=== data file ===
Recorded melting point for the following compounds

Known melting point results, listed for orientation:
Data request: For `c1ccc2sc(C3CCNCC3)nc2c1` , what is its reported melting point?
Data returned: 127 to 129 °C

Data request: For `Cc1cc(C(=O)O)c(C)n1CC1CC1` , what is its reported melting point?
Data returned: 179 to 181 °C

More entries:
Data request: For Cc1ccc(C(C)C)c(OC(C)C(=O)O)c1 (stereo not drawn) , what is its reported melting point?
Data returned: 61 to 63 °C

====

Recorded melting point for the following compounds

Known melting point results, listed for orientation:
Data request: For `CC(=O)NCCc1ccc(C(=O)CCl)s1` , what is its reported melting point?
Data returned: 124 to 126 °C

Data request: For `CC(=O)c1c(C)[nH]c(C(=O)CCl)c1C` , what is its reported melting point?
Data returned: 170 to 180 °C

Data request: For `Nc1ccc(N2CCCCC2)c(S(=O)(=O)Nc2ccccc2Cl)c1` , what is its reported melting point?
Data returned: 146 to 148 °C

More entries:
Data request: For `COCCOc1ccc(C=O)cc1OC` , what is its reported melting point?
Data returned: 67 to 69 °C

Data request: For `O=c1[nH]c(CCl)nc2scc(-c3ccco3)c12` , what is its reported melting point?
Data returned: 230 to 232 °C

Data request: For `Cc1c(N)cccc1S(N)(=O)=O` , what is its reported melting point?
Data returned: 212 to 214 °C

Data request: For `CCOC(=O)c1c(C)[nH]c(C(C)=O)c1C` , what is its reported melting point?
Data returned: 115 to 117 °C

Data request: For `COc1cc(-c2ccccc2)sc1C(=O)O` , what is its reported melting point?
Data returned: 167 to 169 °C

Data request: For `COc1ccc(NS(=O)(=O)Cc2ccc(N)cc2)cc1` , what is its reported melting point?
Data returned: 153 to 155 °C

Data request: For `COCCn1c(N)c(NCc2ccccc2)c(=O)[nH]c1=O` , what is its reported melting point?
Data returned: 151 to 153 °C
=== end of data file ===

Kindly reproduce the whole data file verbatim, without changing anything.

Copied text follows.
Recorded melting point for the following compounds

Known melting point results, listed for orientation:
Data request: For `c1ccc2sc(C3CCNCC3)nc2c1` , what is its reported melting point?
Data returned: 127 to 129 °C

Data request: For `Cc1cc(C(=O)O)c(C)n1CC1CC1` , what is its reported melting point?
Data returned: 179 to 181 °C

More entries:
Data request: For Cc1ccc(C(C)C)c(OC(C)C(=O)O)c1 (stereo not drawn) , what is its reported melting point?
Data returned: 61 to 63 °C

====

Recorded melting point for the following compounds

Known melting point results, listed for orientation:
Data request: For `CC(=O)NCCc1ccc(C(=O)CCl)s1` , what is its reported melting point?
Data returned: 124 to 126 °C

Data request: For `CC(=O)c1c(C)[nH]c(C(=O)CCl)c1C` , what is its reported melting point?
Data returned: 170 to 180 °C

Data request: For `Nc1ccc(N2CCCCC2)c(S(=O)(=O)Nc2ccccc2Cl)c1` , what is its reported melting point?
Data returned: 146 to 148 °C

More entries:
Data request: For `COCCOc1ccc(C=O)cc1OC` , what is its reported melting point?
Data returned: 67 to 69 °C

Data request: For `O=c1[nH]c(CCl)nc2scc(-c3ccco3)c12` , what is its reported melting point?
Data returned: 230 to 232 °C

Data request: For `Cc1c(N)cccc1S(N)(=O)=O` , what is its reported melting point?
Data returned: 212 to 214 °C

Data request: For `CCOC(=O)c1c(C)[nH]c(C(C)=O)c1C` , what is its reported melting point?
Data returned: 115 to 117 °C

Data request: For `COc1cc(-c2ccccc2)sc1C(=O)O` , what is its reported melting point?
Data returned: 167 to 169 °C

Data request: For `COc1ccc(NS(=O)(=O)Cc2ccc(N)cc2)cc1` , what is its reported melting point?
Data returned: 153 to 155 °C

Data request: For `COCCn1c(N)c(NCc2ccccc2)c(=O)[nH]c1=O` , what is its reported melting point?
Data returned: 151 to 153 °C